On his current visit to Indonesia, Vice President Mike Pence appears likely to play a role he is quickly becoming accustomed to—the low-key, reassuring, figure who provides continuity in U.S. foreign policy. On Thursday, Pence toured Indonesia’s largest mosque, after earlier calling the country’s moderate form of Islam “an inspiration,” and met with Indonesian religious leaders from various faiths. This is just the kind of public diplomacy that would have fit right into the regional soft power strategies of the Obama or George W. Bush administrations, and Pence is, in private, likely to offer broad reassurances of the importance of the U.S.-Indonesia relationship for Washington.
But Pence’s visit comes at a time of strain in the U.S.-Indonesia relationship, which in the post-Cold War era has never been as strong as Washington’s ties with other regional partners like Singapore, Malaysia, the Philippines, Thailand, and now Vietnam. Although the two sides have signed a series of partnerships over the past eight years, often these partnerships have been filled in with little substantial progress on reducing trade barriers, fostering greater strategic cooperation, or other critical issues.
Under President Jokowi, Indonesia’s leaders remain focused—with some good reason—on domestic challenges, including a weak education system, failing physical infrastructure, entrenched poverty in parts of the country, high levels of graft, and the continuing process of political decentralization, which has been going on for nearly two decades now. Unlike his predecessor Susilo Bambang Yudhoyono, Jokowi has not tried to aggressively promote Indonesian regional leadership. Jokowi’s attempts to enunciate a foreign policy have often been muddled, and his government also has taken a different approach to China than some other regional powers like Vietnam and Singapore. The Jokowi administration has aggressively wooed Chinese investment in infrastructure, although it has not built as close diplomatic ties to Beijing as some regional powers like Thailand. Jokowi has generally tried to avoid siding with any claimants or other major actors with interests in the South China Sea, and has focused mostly on the Natuna islands, according to a comprehensive analysis of Jokowi’s foreign policy by the Lowy Institute. This comes at a time when Vietnam and other countries are not only building up their defenses but more closely partnering with the United States.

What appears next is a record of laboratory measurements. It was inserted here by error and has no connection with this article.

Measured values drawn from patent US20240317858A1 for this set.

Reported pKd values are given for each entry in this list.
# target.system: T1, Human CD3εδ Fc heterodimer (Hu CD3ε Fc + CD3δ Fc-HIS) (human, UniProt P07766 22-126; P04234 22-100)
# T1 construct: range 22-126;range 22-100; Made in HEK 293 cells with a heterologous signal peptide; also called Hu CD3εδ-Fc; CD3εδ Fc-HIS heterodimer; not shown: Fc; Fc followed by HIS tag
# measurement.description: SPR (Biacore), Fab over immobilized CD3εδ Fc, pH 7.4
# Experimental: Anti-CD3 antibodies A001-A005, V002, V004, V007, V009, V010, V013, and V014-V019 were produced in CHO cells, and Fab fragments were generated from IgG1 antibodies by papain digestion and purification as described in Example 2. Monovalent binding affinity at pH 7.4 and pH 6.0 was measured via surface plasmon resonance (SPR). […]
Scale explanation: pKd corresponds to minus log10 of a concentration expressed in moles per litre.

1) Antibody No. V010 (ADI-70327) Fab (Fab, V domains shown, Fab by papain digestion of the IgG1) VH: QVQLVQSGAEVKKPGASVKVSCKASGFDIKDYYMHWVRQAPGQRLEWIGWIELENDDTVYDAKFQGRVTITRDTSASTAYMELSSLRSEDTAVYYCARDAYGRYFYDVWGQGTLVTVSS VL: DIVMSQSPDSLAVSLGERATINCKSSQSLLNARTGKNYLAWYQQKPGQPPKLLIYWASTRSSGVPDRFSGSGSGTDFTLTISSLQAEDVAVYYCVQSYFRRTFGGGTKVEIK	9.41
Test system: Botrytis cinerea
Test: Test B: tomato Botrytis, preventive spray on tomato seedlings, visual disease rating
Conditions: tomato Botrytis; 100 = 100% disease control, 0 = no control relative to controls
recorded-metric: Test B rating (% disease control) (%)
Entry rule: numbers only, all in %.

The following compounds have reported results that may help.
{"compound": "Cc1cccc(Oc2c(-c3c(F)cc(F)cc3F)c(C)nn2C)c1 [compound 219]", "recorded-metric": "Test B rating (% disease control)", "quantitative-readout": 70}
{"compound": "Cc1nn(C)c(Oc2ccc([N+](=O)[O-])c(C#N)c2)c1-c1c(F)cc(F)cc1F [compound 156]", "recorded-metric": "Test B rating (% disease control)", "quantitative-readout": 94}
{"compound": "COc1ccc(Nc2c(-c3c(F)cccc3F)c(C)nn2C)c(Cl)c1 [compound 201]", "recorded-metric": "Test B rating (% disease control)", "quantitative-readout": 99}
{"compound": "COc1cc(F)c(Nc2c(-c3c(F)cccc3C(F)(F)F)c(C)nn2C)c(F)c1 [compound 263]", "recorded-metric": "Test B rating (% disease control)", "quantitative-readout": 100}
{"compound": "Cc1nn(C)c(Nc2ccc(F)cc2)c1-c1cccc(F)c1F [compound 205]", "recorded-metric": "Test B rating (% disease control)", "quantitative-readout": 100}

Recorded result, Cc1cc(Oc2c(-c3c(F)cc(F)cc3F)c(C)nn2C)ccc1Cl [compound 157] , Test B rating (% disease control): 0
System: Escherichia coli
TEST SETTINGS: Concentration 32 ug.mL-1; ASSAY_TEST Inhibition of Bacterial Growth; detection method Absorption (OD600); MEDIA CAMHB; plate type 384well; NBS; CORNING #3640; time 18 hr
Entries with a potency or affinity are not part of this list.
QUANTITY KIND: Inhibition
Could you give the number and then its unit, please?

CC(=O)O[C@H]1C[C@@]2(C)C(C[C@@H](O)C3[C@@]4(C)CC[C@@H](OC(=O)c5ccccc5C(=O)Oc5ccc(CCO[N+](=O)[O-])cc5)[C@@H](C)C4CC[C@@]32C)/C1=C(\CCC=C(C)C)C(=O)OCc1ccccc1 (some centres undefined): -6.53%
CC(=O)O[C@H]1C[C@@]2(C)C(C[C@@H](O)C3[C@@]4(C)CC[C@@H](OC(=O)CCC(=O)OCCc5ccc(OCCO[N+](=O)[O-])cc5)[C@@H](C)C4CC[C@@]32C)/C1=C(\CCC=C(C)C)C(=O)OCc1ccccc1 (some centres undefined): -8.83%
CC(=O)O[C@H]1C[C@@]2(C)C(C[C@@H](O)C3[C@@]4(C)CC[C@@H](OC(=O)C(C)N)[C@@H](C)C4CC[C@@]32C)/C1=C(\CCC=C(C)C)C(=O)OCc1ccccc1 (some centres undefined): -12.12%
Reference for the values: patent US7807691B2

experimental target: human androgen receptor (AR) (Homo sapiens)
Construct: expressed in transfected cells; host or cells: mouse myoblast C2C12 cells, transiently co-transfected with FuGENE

In addition, the Jokowi administration has recently squabbled with several major U.S. investors, creating clouds of uncertainty about the U.S.-Indonesia economic relationship. A report by the U.S. Chamber of Commerce and AmCham Indonesia, released last year, suggests that the bilateral economic relationship is worth roughly $90 billion annually. Yet in recent years Indonesia has taken an increasingly tough approach to some foreign investors, such as Google and Freeport-McMoran, a potential sign of growing economic nationalism in Indonesia.
More complications to Indonesia’s peaceful, secular, and democratic path emerged this week—challenges that Pence may have to at least acknowledge. This week, incumbent Jakarta governor Basuki Tjahaja Purnama lost the gubernatorial election to his leading challenger—losing by a larger margin than expected. The campaign was marked by massive rallies in Jakarta by groups that denounced the Christian governor for alleged blasphemy, and that promoted a militant version of Islam. (The governor is indeed still on trial for blasphemy.) In the New York Times, Bonar Tigor Naipospos of the Setara Institute for Democracy and Peace, offered a relatively common viewpoint on the worrisome nature of the campaign, and the growing power of militant movements in Indonesia. “It shows to me that Islamization is deepening in society, especially in urban areas and cities,” Mr. Bonar told the Times. It’s a worry that has been building in Indonesia.